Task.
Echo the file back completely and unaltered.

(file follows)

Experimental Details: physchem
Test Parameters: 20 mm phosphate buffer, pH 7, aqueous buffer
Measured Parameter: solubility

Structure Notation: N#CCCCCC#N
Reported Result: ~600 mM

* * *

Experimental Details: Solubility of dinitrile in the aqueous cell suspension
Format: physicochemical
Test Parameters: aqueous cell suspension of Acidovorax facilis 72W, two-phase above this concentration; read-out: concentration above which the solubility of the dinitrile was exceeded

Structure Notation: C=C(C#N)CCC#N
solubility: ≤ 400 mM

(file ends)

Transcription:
Experimental Details: physchem
Test Parameters: 20 mm phosphate buffer, pH 7, aqueous buffer
Measured Parameter: solubility

Structure Notation: N#CCCCCC#N
Reported Result: ~600 mM

* * *

Experimental Details: Solubility of dinitrile in the aqueous cell suspension
Format: physicochemical
Test Parameters: aqueous cell suspension of Acidovorax facilis 72W, two-phase above this concentration; read-out: concentration above which the solubility of the dinitrile was exceeded

Structure Notation: C=C(C#N)CCC#N
solubility: ≤ 400 mM